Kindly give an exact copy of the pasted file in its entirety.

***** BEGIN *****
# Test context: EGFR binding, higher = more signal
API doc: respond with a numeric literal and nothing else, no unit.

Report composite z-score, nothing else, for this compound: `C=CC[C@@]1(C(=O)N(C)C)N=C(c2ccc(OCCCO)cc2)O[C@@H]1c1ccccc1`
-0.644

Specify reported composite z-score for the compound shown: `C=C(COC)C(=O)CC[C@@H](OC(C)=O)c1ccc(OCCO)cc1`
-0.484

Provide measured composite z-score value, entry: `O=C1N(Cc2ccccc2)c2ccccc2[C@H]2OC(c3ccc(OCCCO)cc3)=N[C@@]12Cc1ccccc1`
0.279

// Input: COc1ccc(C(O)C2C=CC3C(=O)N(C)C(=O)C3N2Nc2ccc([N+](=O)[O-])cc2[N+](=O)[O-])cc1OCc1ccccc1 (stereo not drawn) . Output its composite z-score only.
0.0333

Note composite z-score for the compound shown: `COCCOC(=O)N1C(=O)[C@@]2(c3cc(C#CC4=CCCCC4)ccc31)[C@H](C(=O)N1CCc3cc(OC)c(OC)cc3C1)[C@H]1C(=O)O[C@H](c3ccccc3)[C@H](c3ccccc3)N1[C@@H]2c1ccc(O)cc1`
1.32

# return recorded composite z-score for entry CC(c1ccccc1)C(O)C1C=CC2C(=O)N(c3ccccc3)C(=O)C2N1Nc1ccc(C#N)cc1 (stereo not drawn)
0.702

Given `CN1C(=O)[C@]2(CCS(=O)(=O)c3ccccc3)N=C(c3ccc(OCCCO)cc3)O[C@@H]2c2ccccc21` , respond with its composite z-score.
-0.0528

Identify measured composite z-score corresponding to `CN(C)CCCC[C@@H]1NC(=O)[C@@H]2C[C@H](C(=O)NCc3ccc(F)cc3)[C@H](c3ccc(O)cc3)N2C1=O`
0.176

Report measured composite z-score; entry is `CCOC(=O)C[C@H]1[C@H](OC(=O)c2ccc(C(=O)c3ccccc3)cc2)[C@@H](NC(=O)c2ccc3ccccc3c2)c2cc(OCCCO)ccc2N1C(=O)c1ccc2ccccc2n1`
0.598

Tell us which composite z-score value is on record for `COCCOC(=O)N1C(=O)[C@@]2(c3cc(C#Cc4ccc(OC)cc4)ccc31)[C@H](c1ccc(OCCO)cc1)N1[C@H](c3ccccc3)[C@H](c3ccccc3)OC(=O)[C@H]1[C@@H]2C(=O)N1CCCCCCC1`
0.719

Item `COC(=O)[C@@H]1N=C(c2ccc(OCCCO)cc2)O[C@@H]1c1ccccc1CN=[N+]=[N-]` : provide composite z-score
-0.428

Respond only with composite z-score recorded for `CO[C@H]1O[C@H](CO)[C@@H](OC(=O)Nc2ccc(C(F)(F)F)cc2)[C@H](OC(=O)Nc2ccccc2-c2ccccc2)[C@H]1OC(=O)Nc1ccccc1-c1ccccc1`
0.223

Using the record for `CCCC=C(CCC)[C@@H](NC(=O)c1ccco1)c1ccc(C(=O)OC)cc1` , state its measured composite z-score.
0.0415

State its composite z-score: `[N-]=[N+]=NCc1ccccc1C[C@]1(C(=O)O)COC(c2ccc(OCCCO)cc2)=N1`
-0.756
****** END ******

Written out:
# Test context: EGFR binding, higher = more signal
API doc: respond with a numeric literal and nothing else, no unit.

Report composite z-score, nothing else, for this compound: `C=CC[C@@]1(C(=O)N(C)C)N=C(c2ccc(OCCCO)cc2)O[C@@H]1c1ccccc1`
-0.644

Specify reported composite z-score for the compound shown: `C=C(COC)C(=O)CC[C@@H](OC(C)=O)c1ccc(OCCO)cc1`
-0.484

Provide measured composite z-score value, entry: `O=C1N(Cc2ccccc2)c2ccccc2[C@H]2OC(c3ccc(OCCCO)cc3)=N[C@@]12Cc1ccccc1`
0.279

// Input: COc1ccc(C(O)C2C=CC3C(=O)N(C)C(=O)C3N2Nc2ccc([N+](=O)[O-])cc2[N+](=O)[O-])cc1OCc1ccccc1 (stereo not drawn) . Output its composite z-score only.
0.0333

Note composite z-score for the compound shown: `COCCOC(=O)N1C(=O)[C@@]2(c3cc(C#CC4=CCCCC4)ccc31)[C@H](C(=O)N1CCc3cc(OC)c(OC)cc3C1)[C@H]1C(=O)O[C@H](c3ccccc3)[C@H](c3ccccc3)N1[C@@H]2c1ccc(O)cc1`
1.32

# return recorded composite z-score for entry CC(c1ccccc1)C(O)C1C=CC2C(=O)N(c3ccccc3)C(=O)C2N1Nc1ccc(C#N)cc1 (stereo not drawn)
0.702

Given `CN1C(=O)[C@]2(CCS(=O)(=O)c3ccccc3)N=C(c3ccc(OCCCO)cc3)O[C@@H]2c2ccccc21` , respond with its composite z-score.
-0.0528

Identify measured composite z-score corresponding to `CN(C)CCCC[C@@H]1NC(=O)[C@@H]2C[C@H](C(=O)NCc3ccc(F)cc3)[C@H](c3ccc(O)cc3)N2C1=O`
0.176

Report measured composite z-score; entry is `CCOC(=O)C[C@H]1[C@H](OC(=O)c2ccc(C(=O)c3ccccc3)cc2)[C@@H](NC(=O)c2ccc3ccccc3c2)c2cc(OCCCO)ccc2N1C(=O)c1ccc2ccccc2n1`
0.598

Tell us which composite z-score value is on record for `COCCOC(=O)N1C(=O)[C@@]2(c3cc(C#Cc4ccc(OC)cc4)ccc31)[C@H](c1ccc(OCCO)cc1)N1[C@H](c3ccccc3)[C@H](c3ccccc3)OC(=O)[C@H]1[C@@H]2C(=O)N1CCCCCCC1`
0.719

Item `COC(=O)[C@@H]1N=C(c2ccc(OCCCO)cc2)O[C@@H]1c1ccccc1CN=[N+]=[N-]` : provide composite z-score
-0.428

Respond only with composite z-score recorded for `CO[C@H]1O[C@H](CO)[C@@H](OC(=O)Nc2ccc(C(F)(F)F)cc2)[C@H](OC(=O)Nc2ccccc2-c2ccccc2)[C@H]1OC(=O)Nc1ccccc1-c1ccccc1`
0.223

Using the record for `CCCC=C(CCC)[C@@H](NC(=O)c1ccco1)c1ccc(C(=O)OC)cc1` , state its measured composite z-score.
0.0415

State its composite z-score: `[N-]=[N+]=NCc1ccccc1C[C@]1(C(=O)O)COC(c2ccc(OCCCO)cc2)=N1`
-0.756